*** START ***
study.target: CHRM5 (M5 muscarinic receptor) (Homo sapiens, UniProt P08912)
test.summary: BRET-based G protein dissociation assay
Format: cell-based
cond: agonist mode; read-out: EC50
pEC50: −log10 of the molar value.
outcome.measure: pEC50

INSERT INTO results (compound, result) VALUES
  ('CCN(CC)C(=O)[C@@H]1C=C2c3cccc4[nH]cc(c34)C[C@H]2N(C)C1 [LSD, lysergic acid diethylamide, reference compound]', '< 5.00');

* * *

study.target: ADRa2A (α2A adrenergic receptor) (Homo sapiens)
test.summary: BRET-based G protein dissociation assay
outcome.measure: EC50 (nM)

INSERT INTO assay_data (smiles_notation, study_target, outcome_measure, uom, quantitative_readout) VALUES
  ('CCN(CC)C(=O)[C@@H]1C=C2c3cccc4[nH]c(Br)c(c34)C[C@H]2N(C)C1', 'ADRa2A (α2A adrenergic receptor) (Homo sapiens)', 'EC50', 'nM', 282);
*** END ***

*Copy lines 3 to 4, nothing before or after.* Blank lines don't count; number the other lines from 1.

Format: cell-based
cond: agonist mode; read-out: EC50